7-14-16 – Democrat gubernatorial candidate proposes EVEN MORE taxes!

by Rob Roper

Here’s the latest from Peter Galbraith: a 2% payroll tax ($240 million) to pay for what he calls “universal basic [health] care.” Add this to the new taxes necessary to pay for “free” college, “free” childcare, and, of course, the Carbon Tax.

The way a universal primary care system would work is the state would pay primary care physicians to maintain an office on a per capita basis. (“Under a publicly financed system, primary doctors need only keep track of the number of patients that they have.”) The patients would then come and go as they please, assuming they can get an appointment, “with no cost sharing by the patient.” Folks would still need to purchase insurance for non-basic or catastrophic care.

The model is very loosely based on what some private practices term “concierge” medicine. Here the doctor charges the patient a flat annual fee (usually between $1000 and $2000 annually), which covers the overhead and salaries of running the practice. In return, the patient receives pretty much unlimited access to that doctor’s services. It’s a good system for delivering high quality care, but what makes it work in the private sector is the ability of these practices to cap their total number of patients at around 400-500. This ensures the ability of the doctor to eliminate paperwork, spend abundant, quality time with the patient, and still have a life of his or her own.

Traditional practices in Vermont have, however, an average of about 2400 patients. Galbraith’s budget rounds out in easy math to less than $350 per Vermonter (a little more if Medicare recipients are exempt) after factoring in Galbraith’s estimate of administrative costs born by the state. A doctor running such a practice would have to have a very large number of patients to be financially viable. This combination of overcrowding and the removal of co-pays and other gatekeeper costs would likely cause a serious run on medical services. Imagine your favorite restaurant switching from a la cart to “all you can eat” for a mere 10% increase in the check. Do you think that would work out in the restaurant’s favor?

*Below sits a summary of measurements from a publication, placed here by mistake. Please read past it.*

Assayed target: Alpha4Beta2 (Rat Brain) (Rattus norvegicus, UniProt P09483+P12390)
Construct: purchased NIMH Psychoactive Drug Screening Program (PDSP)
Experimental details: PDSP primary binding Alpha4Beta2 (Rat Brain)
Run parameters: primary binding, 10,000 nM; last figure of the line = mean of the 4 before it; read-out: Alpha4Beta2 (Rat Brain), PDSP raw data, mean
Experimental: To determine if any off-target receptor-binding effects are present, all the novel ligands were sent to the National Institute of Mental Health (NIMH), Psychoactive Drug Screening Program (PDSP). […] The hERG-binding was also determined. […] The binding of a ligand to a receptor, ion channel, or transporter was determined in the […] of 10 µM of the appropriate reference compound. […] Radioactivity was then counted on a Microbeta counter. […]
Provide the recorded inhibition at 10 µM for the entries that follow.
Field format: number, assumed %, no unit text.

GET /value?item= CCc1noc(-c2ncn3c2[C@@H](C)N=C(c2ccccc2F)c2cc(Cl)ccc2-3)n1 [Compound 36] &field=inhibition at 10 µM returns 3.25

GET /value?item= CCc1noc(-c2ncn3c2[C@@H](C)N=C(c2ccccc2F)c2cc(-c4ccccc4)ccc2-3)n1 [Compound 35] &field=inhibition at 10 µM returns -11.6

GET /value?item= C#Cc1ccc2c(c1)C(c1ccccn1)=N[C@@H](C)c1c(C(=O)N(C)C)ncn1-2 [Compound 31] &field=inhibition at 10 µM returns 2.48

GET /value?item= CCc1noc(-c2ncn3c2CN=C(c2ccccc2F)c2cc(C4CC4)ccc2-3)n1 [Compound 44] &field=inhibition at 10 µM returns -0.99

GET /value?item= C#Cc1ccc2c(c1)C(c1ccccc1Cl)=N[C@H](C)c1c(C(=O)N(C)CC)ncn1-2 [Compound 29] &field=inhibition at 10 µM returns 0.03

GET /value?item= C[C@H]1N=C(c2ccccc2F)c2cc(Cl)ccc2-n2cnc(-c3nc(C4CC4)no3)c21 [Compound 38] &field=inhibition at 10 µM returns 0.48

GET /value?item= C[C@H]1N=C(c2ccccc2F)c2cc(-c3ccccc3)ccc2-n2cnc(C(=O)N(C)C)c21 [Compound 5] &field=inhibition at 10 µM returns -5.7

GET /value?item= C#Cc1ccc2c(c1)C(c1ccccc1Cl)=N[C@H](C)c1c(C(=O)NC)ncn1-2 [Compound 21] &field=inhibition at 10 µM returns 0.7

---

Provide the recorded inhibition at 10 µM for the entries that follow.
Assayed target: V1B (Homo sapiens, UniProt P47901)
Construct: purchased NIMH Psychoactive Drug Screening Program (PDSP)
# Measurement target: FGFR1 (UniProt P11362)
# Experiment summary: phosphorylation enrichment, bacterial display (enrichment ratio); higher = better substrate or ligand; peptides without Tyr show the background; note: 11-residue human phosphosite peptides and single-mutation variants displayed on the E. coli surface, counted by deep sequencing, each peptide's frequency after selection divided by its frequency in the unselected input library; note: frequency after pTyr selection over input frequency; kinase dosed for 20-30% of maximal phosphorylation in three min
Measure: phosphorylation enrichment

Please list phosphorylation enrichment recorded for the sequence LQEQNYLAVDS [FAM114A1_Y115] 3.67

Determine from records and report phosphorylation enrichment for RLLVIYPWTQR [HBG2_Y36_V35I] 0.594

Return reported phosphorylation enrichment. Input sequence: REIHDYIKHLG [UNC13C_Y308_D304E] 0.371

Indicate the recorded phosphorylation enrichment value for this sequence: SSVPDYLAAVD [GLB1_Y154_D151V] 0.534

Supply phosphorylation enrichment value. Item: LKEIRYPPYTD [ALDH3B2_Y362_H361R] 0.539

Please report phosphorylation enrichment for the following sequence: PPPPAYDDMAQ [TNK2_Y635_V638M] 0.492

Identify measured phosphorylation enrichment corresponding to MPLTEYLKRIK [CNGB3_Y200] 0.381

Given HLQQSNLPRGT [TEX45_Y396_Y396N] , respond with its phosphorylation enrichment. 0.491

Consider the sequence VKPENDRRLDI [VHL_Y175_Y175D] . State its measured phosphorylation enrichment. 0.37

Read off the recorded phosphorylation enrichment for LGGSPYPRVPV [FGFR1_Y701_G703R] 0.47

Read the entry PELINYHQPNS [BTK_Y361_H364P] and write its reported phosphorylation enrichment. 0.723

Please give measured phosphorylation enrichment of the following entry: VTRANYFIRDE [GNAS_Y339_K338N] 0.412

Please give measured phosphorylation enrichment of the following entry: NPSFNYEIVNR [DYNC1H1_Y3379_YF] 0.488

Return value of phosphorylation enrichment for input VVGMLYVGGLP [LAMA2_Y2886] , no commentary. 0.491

The other obvious flaw in the plan is that doctors under a scenario in which all they have to do is “keep track of the number of patients they have” would be incentivized to take on only healthy customers who don’t require a lot of care, and refer the sickies to the other guy down the street. (Not to mention the temptation to fabricate patients out of thin air.) Politicians and taxpayers wouldn’t stand for this very long and one suspects that the paperwork for keeping track of who a practice’s patients actually are, and ensuring that doctors are treating a broad population would end up being pretty complicated.

And this raises the question of who picks one’s doctor? Does the individual get to choose? Does the Doctor get to say yes or no? Does the state assign? The only way to ensure that all the healthy folks don’t self-select one doctor, or one doctor accepts only healthy patients, is for the state to assign patients to doctors, either strictly on an individual basis or loosely by some demographic formula. This, of course, is fraught with problems of its own, the United States being a free country and all.

Galbraith does do a service in pointing out that independent doctors are paid less for performing the same services than their counterparts who work directly for hospitals. There is an overall hostility in government toward independent practices that is neither healthy nor desirable. Ending this policy bias and creating price transparency for all medical services should be a top goal for whomever ends up in Montpelier next January.

The real solution to our healthcare issues is to increase the supply of doctors in this state, which means we have to make Vermont an attractive place to practice medicine. Generally, that means getting government out of it as much as possible.

Rob Roper is president of the Ethan Allen Institute. 

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The Ethan Allen Institute is Vermont’s free-market public policy research and education organization. Founded in 1993, we are one of fifty-plus similar but independent state-level, public policy organizations around the country which exchange ideas and information through the State Policy Network.

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